Nashville has finally melted. We’ve been dealing with one of those “don’t get out unless you have to” kind of snows. Because we don’t get weather like this all that often, we don’t have big snow plows or a convoy of salt trucks to clear the side roads.
I was hesitant to drive on icy roads before sunrise and my evenings were booked, so I went three days without working out. I never go three days without working out. A funny thing happened during those three days. By Day 3 my food had started getting sloppy (although I didn’t touch my addictive foods). And on Day 4 (yesterday) I tried to talk myself out of going to the gym.
I took vacation days yesterday and today so that I could assist my mom who was having outpatient surgery. I didn’t have to pick her up until 11 a.m. yesterday. You would think that Ms. 482gr8 would have gotten up early and taken advantage of the extra gym time. But the night before I was out late at an event for my job and yesterday I slept in. When I finally woke up I still had time to go to the gym and work out for at least two hours. But I puttered around the house not doing anything important.
I finally realized that not working out for three days was creating feelings of lethargy and apathy. So I went to the gym with only enough time for 30 minutes of cardio and a bit of upper body weight lifting. I felt better for having made the effort.
Today I decided to go to the gym after attending to my mom. I was still feeling lethargic, missing my old mojo. I arrived at 4 p.m. just in time for Oprah. (I used one of those cardio machines that has a t.v. attached. I was quite the diva.) And there it was, the motivation I so desperately needed.
Oprah’s show was all about Type 2 diabetes. Her guests were Dr. Oz, Dr. Ian Smith (from Celebrity Fit Club), and her trainer Bob Greene.
First Dr. Oz visited a patient as she was receiving dialysis. Both of her kidneys fell victim to poorly managed diabetes. One leg had been amputated just below the knee. She had recently had her toes removed from the other foot, so recently in fact, I couldn’t look as Dr. Oz unwrapped the bandage. She is about my age and looked at least 15 years older.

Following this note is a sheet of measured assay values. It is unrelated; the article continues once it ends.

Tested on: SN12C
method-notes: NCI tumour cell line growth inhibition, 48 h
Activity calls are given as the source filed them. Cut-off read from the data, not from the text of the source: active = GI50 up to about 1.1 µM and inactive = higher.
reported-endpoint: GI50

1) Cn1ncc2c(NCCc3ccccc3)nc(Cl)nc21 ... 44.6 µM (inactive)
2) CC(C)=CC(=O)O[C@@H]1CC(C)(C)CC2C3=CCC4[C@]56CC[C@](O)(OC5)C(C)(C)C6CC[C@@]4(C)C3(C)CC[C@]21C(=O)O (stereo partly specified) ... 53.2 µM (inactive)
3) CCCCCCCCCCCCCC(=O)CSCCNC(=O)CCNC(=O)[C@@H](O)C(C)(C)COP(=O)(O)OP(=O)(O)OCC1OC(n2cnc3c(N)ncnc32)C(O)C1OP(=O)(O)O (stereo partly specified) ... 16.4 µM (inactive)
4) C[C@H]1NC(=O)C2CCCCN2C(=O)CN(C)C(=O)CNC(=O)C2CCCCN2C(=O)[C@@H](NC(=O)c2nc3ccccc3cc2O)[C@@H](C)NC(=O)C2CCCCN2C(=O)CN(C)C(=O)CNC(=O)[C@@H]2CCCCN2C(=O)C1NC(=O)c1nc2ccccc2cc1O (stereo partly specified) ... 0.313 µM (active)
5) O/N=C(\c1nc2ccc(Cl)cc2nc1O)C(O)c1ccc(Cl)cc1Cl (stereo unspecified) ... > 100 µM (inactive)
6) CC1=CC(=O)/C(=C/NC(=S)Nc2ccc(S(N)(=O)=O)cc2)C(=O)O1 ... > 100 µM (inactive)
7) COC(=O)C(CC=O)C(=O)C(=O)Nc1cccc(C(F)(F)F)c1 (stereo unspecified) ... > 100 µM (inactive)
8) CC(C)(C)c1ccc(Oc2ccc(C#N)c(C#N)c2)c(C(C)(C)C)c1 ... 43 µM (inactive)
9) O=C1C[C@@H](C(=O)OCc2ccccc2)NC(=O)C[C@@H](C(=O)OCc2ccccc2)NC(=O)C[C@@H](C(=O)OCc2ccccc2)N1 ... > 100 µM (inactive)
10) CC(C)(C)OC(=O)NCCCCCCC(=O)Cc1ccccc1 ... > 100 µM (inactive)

Dr. Smith visited a group of church ladies, all of whom had diabetes. They were overweight and lived on fried foods. He lectured them on the importance of managing their diabetes. Some of them seemed to care, some didn’t.
Bob Green took this same group of church ladies through a workout routine. They were in really bad shape and most could only lift the tiny, plastic coated, mauve colored weights like I purchased for my 84-year-old mom. I’m not slamming these ladies; we’ve all got to start somewhere. That’s just where they are.
I don’t have diabetes, so why did I find this show so motivating? Dr. Oz provided four risk factors and I have one of them and I may have another. They are:
Belly fat: I still have that.
Smoking: I quit a long time ago, so I don’t count that one.
Being sedentary: other than this week, I’m really active.
Heredity: I’m an adoptee, so I may or may not have this one. I’ll never know.
Dr. Oz said something that really resonated with me. First, you have to know that I read a lot of material on health, diet and fitness. I have a ton of head-knowledge on this topic. Dr. Oz said, “People change not because of what they know, but because of how they feel.” Read that quote again. Go ahead….I’ll wait.
The dialysis patient Dr. Oz visited IS A NURSE. She had all of the head knowledge, but, according to her, she continued to eat sugar and not really try to manage her diabetes because she didn’t feel bad. Believe me, she feels bad now and my heart ached for her.
Seventy pounds ago I felt bad…really bad. Today I realized that I NEVER want to feel that kind of bad again. And in the future I want to feel better than I do today.
Feeling better than I feel today is hard to imagine, because I feel pretty fantastic. I can’t wait to find out what my future holds. Stay tuned!